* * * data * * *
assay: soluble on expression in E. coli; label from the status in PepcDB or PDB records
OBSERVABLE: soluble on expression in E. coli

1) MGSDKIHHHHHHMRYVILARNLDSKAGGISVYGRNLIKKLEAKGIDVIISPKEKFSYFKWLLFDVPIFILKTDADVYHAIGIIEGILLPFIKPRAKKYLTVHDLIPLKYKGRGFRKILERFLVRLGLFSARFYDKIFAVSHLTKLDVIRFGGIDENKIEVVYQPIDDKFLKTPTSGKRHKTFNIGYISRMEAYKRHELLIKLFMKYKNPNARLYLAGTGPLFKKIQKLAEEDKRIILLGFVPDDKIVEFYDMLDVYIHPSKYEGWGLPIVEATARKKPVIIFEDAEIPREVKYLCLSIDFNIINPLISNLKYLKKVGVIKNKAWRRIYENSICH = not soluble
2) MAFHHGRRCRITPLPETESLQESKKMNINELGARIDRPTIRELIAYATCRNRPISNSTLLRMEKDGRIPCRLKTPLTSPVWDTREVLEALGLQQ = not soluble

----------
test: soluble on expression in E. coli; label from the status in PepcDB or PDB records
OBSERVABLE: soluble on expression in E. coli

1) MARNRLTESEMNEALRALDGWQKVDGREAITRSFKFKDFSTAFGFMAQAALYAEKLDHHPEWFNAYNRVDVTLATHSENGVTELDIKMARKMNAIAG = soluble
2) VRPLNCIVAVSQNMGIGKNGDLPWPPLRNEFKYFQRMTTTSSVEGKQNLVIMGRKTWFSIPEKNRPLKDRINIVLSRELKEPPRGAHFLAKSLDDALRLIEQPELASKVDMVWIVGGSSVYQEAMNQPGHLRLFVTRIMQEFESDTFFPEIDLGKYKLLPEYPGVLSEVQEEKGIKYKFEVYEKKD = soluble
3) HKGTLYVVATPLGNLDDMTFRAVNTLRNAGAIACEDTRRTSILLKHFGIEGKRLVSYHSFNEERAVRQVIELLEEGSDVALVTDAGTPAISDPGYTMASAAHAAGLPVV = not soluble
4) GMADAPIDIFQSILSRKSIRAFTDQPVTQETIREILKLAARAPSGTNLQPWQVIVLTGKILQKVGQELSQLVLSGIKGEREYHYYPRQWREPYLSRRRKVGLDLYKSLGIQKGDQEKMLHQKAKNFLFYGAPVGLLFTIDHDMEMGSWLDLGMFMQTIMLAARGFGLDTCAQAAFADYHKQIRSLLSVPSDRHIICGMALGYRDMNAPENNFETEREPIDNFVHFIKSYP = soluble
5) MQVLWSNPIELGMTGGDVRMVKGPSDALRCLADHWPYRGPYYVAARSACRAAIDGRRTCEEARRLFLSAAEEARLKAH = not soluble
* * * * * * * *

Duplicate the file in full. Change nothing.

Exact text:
assay: soluble on expression in E. coli; label from the status in PepcDB or PDB records
OBSERVABLE: soluble on expression in E. coli

1) MGSDKIHHHHHHMRYVILARNLDSKAGGISVYGRNLIKKLEAKGIDVIISPKEKFSYFKWLLFDVPIFILKTDADVYHAIGIIEGILLPFIKPRAKKYLTVHDLIPLKYKGRGFRKILERFLVRLGLFSARFYDKIFAVSHLTKLDVIRFGGIDENKIEVVYQPIDDKFLKTPTSGKRHKTFNIGYISRMEAYKRHELLIKLFMKYKNPNARLYLAGTGPLFKKIQKLAEEDKRIILLGFVPDDKIVEFYDMLDVYIHPSKYEGWGLPIVEATARKKPVIIFEDAEIPREVKYLCLSIDFNIINPLISNLKYLKKVGVIKNKAWRRIYENSICH = not soluble
2) MAFHHGRRCRITPLPETESLQESKKMNINELGARIDRPTIRELIAYATCRNRPISNSTLLRMEKDGRIPCRLKTPLTSPVWDTREVLEALGLQQ = not soluble

----------
test: soluble on expression in E. coli; label from the status in PepcDB or PDB records
OBSERVABLE: soluble on expression in E. coli

1) MARNRLTESEMNEALRALDGWQKVDGREAITRSFKFKDFSTAFGFMAQAALYAEKLDHHPEWFNAYNRVDVTLATHSENGVTELDIKMARKMNAIAG = soluble
2) VRPLNCIVAVSQNMGIGKNGDLPWPPLRNEFKYFQRMTTTSSVEGKQNLVIMGRKTWFSIPEKNRPLKDRINIVLSRELKEPPRGAHFLAKSLDDALRLIEQPELASKVDMVWIVGGSSVYQEAMNQPGHLRLFVTRIMQEFESDTFFPEIDLGKYKLLPEYPGVLSEVQEEKGIKYKFEVYEKKD = soluble
3) HKGTLYVVATPLGNLDDMTFRAVNTLRNAGAIACEDTRRTSILLKHFGIEGKRLVSYHSFNEERAVRQVIELLEEGSDVALVTDAGTPAISDPGYTMASAAHAAGLPVV = not soluble
4) GMADAPIDIFQSILSRKSIRAFTDQPVTQETIREILKLAARAPSGTNLQPWQVIVLTGKILQKVGQELSQLVLSGIKGEREYHYYPRQWREPYLSRRRKVGLDLYKSLGIQKGDQEKMLHQKAKNFLFYGAPVGLLFTIDHDMEMGSWLDLGMFMQTIMLAARGFGLDTCAQAAFADYHKQIRSLLSVPSDRHIICGMALGYRDMNAPENNFETEREPIDNFVHFIKSYP = soluble
5) MQVLWSNPIELGMTGGDVRMVKGPSDALRCLADHWPYRGPYYVAARSACRAAIDGRRTCEEARRLFLSAAEEARLKAH = not soluble